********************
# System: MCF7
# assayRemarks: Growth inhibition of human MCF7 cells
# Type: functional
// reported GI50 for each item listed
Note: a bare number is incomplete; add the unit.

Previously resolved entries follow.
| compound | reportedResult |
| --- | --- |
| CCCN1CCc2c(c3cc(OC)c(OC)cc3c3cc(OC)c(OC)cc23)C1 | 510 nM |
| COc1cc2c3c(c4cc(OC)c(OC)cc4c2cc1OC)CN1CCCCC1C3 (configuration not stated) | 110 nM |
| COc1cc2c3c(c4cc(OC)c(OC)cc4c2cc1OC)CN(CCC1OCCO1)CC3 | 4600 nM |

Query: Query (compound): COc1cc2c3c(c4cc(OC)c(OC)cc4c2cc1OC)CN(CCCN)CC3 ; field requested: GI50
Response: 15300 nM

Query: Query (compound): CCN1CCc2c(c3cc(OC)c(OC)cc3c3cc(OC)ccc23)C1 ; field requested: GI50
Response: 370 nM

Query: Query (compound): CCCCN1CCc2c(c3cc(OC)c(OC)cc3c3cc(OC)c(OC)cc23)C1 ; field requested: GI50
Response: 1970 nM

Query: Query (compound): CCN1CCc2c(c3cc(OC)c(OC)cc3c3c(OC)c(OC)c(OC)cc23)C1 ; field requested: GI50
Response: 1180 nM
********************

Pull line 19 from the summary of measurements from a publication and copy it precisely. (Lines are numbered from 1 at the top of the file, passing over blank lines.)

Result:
Response: 1180 nM